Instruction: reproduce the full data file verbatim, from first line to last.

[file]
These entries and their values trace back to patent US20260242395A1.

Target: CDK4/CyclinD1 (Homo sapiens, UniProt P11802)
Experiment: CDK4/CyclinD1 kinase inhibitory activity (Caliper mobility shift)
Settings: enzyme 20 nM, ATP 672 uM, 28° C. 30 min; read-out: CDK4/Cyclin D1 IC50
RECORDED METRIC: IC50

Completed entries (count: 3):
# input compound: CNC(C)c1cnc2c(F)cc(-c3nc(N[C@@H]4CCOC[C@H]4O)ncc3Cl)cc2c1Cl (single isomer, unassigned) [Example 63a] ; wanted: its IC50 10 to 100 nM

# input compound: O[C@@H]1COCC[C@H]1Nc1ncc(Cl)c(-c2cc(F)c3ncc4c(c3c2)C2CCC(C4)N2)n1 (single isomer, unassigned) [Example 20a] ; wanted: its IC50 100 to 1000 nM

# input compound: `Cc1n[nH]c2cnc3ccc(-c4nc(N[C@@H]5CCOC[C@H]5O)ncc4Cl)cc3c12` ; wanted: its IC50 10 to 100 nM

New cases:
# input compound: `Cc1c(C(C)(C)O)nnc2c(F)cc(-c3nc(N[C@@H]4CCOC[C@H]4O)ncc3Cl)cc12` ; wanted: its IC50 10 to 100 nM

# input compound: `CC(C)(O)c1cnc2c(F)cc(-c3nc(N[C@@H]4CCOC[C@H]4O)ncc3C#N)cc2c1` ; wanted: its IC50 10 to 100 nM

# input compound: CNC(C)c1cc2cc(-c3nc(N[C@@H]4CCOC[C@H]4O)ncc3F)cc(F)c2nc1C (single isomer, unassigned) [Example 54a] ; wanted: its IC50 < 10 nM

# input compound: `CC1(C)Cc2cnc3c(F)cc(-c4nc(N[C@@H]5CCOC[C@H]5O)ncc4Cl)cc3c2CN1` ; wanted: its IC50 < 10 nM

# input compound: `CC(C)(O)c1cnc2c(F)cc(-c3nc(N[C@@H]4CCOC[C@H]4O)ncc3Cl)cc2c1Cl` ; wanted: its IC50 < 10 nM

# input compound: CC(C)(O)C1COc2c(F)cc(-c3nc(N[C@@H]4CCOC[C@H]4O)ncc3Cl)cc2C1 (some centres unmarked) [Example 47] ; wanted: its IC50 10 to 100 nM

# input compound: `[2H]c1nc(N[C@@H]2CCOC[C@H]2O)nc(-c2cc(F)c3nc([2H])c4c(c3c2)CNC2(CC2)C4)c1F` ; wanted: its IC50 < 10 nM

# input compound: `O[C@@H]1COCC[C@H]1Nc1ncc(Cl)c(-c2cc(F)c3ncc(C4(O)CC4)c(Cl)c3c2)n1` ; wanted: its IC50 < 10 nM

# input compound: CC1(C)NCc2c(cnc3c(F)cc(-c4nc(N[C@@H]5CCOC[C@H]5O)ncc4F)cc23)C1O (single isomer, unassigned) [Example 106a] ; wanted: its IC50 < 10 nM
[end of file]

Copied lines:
These entries and their values trace back to patent US20260242395A1.

Target: CDK4/CyclinD1 (Homo sapiens, UniProt P11802)
Experiment: CDK4/CyclinD1 kinase inhibitory activity (Caliper mobility shift)
Settings: enzyme 20 nM, ATP 672 uM, 28° C. 30 min; read-out: CDK4/Cyclin D1 IC50
RECORDED METRIC: IC50

Completed entries (count: 3):
# input compound: CNC(C)c1cnc2c(F)cc(-c3nc(N[C@@H]4CCOC[C@H]4O)ncc3Cl)cc2c1Cl (single isomer, unassigned) [Example 63a] ; wanted: its IC50 10 to 100 nM

# input compound: O[C@@H]1COCC[C@H]1Nc1ncc(Cl)c(-c2cc(F)c3ncc4c(c3c2)C2CCC(C4)N2)n1 (single isomer, unassigned) [Example 20a] ; wanted: its IC50 100 to 1000 nM

# input compound: `Cc1n[nH]c2cnc3ccc(-c4nc(N[C@@H]5CCOC[C@H]5O)ncc4Cl)cc3c12` ; wanted: its IC50 10 to 100 nM

New cases:
# input compound: `Cc1c(C(C)(C)O)nnc2c(F)cc(-c3nc(N[C@@H]4CCOC[C@H]4O)ncc3Cl)cc12` ; wanted: its IC50 10 to 100 nM

# input compound: `CC(C)(O)c1cnc2c(F)cc(-c3nc(N[C@@H]4CCOC[C@H]4O)ncc3C#N)cc2c1` ; wanted: its IC50 10 to 100 nM

# input compound: CNC(C)c1cc2cc(-c3nc(N[C@@H]4CCOC[C@H]4O)ncc3F)cc(F)c2nc1C (single isomer, unassigned) [Example 54a] ; wanted: its IC50 < 10 nM

# input compound: `CC1(C)Cc2cnc3c(F)cc(-c4nc(N[C@@H]5CCOC[C@H]5O)ncc4Cl)cc3c2CN1` ; wanted: its IC50 < 10 nM

# input compound: `CC(C)(O)c1cnc2c(F)cc(-c3nc(N[C@@H]4CCOC[C@H]4O)ncc3Cl)cc2c1Cl` ; wanted: its IC50 < 10 nM

# input compound: CC(C)(O)C1COc2c(F)cc(-c3nc(N[C@@H]4CCOC[C@H]4O)ncc3Cl)cc2C1 (some centres unmarked) [Example 47] ; wanted: its IC50 10 to 100 nM

# input compound: `[2H]c1nc(N[C@@H]2CCOC[C@H]2O)nc(-c2cc(F)c3nc([2H])c4c(c3c2)CNC2(CC2)C4)c1F` ; wanted: its IC50 < 10 nM

# input compound: `O[C@@H]1COCC[C@H]1Nc1ncc(Cl)c(-c2cc(F)c3ncc(C4(O)CC4)c(Cl)c3c2)n1` ; wanted: its IC50 < 10 nM

# input compound: CC1(C)NCc2c(cnc3c(F)cc(-c4nc(N[C@@H]5CCOC[C@H]5O)ncc4F)cc23)C1O (single isomer, unassigned) [Example 106a] ; wanted: its IC50 < 10 nM